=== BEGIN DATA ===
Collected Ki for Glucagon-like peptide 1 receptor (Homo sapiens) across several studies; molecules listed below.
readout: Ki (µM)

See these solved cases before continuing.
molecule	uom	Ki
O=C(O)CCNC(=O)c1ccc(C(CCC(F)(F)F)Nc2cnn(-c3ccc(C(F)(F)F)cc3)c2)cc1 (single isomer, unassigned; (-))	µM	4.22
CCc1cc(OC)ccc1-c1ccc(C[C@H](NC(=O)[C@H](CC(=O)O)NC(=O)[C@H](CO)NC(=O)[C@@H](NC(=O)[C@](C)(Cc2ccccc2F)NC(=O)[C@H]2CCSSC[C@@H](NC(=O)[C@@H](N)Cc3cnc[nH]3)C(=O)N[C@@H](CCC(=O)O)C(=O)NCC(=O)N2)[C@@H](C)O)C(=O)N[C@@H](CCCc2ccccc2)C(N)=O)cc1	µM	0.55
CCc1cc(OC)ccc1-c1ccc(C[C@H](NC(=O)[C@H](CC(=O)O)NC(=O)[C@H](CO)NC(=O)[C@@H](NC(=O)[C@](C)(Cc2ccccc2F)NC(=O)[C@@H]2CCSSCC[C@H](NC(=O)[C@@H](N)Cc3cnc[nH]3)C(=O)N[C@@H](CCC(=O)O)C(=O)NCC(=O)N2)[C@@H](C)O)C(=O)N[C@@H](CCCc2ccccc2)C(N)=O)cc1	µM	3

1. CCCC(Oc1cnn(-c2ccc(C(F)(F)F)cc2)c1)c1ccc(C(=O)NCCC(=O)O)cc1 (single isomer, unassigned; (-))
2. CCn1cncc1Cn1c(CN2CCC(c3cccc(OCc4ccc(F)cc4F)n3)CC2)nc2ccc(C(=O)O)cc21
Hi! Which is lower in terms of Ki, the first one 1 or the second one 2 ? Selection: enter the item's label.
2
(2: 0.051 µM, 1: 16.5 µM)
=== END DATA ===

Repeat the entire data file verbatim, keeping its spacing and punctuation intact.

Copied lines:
Collected Ki for Glucagon-like peptide 1 receptor (Homo sapiens) across several studies; molecules listed below.
readout: Ki (µM)

See these solved cases before continuing.
molecule	uom	Ki
O=C(O)CCNC(=O)c1ccc(C(CCC(F)(F)F)Nc2cnn(-c3ccc(C(F)(F)F)cc3)c2)cc1 (single isomer, unassigned; (-))	µM	4.22
CCc1cc(OC)ccc1-c1ccc(C[C@H](NC(=O)[C@H](CC(=O)O)NC(=O)[C@H](CO)NC(=O)[C@@H](NC(=O)[C@](C)(Cc2ccccc2F)NC(=O)[C@H]2CCSSC[C@@H](NC(=O)[C@@H](N)Cc3cnc[nH]3)C(=O)N[C@@H](CCC(=O)O)C(=O)NCC(=O)N2)[C@@H](C)O)C(=O)N[C@@H](CCCc2ccccc2)C(N)=O)cc1	µM	0.55
CCc1cc(OC)ccc1-c1ccc(C[C@H](NC(=O)[C@H](CC(=O)O)NC(=O)[C@H](CO)NC(=O)[C@@H](NC(=O)[C@](C)(Cc2ccccc2F)NC(=O)[C@@H]2CCSSCC[C@H](NC(=O)[C@@H](N)Cc3cnc[nH]3)C(=O)N[C@@H](CCC(=O)O)C(=O)NCC(=O)N2)[C@@H](C)O)C(=O)N[C@@H](CCCc2ccccc2)C(N)=O)cc1	µM	3

1. CCCC(Oc1cnn(-c2ccc(C(F)(F)F)cc2)c1)c1ccc(C(=O)NCCC(=O)O)cc1 (single isomer, unassigned; (-))
2. CCn1cncc1Cn1c(CN2CCC(c3cccc(OCc4ccc(F)cc4F)n3)CC2)nc2ccc(C(=O)O)cc21
Hi! Which is lower in terms of Ki, the first one 1 or the second one 2 ? Selection: enter the item's label.
2
(2: 0.051 µM, 1: 16.5 µM)